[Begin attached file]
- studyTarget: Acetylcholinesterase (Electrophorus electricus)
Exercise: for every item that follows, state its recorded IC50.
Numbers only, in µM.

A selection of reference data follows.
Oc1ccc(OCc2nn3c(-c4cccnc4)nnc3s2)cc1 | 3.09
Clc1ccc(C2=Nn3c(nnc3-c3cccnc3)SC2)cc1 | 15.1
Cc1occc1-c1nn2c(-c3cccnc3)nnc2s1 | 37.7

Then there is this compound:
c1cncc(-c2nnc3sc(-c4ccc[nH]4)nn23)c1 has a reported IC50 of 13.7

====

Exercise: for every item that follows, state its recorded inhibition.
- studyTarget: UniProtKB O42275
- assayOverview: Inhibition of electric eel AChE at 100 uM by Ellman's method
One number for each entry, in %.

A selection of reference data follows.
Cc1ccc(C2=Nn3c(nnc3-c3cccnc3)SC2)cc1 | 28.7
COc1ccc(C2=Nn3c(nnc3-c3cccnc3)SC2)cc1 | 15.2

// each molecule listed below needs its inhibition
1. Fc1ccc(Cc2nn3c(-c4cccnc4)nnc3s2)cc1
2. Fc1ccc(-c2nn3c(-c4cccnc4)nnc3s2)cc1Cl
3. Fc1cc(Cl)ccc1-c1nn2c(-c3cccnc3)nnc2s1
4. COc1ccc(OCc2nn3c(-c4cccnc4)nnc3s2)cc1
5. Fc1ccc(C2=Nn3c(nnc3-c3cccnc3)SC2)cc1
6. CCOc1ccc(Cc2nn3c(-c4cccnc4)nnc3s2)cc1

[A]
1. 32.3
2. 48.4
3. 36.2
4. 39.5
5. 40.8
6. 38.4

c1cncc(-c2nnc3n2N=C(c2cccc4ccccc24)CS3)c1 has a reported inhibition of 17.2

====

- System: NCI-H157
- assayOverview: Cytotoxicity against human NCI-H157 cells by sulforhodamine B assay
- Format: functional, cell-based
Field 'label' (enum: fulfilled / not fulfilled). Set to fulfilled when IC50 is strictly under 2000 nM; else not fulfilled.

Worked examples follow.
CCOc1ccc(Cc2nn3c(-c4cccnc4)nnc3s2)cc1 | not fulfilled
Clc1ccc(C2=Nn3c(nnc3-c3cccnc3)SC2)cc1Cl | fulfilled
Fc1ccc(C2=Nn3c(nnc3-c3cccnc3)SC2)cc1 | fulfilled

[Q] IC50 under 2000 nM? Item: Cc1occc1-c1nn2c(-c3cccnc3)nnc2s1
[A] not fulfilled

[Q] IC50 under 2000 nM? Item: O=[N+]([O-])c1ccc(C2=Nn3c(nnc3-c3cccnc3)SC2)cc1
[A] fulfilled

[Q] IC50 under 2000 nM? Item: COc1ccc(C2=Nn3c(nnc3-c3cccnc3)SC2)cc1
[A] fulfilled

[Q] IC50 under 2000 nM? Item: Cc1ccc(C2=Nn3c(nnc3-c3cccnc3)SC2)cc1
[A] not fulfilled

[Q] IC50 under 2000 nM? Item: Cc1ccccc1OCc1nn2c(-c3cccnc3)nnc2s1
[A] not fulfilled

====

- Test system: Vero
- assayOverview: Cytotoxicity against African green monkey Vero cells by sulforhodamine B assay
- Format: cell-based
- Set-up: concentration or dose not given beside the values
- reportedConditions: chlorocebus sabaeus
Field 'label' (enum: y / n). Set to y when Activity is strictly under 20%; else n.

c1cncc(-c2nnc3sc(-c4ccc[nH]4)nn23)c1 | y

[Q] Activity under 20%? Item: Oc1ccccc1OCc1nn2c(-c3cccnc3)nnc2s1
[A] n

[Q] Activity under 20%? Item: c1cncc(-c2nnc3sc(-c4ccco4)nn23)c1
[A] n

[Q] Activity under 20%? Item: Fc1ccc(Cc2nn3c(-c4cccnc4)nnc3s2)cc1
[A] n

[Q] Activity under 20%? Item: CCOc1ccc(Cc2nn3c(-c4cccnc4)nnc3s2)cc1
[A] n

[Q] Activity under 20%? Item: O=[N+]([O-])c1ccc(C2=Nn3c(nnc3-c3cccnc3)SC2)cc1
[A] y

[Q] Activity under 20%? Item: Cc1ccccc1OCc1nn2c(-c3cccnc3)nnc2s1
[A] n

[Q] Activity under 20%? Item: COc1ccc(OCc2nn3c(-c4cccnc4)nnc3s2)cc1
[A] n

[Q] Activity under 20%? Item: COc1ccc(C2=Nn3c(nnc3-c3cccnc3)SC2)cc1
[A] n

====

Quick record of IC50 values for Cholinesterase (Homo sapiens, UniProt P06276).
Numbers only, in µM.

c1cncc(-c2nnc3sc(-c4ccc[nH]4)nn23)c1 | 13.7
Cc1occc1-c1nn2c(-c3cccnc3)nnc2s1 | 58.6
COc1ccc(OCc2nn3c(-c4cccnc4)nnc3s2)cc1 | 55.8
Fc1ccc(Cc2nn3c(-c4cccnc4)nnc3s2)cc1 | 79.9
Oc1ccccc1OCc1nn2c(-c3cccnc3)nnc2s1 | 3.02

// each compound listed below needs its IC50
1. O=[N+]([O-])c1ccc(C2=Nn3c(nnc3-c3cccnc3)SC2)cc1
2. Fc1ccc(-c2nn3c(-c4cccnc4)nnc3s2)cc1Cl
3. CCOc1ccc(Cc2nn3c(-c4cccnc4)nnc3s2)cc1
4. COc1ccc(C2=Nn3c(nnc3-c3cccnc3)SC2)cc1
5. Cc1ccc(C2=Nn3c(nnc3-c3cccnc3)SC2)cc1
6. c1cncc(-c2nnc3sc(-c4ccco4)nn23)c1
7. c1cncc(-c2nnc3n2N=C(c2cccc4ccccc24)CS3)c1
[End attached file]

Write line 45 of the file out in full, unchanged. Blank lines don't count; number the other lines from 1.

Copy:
[A] fulfilled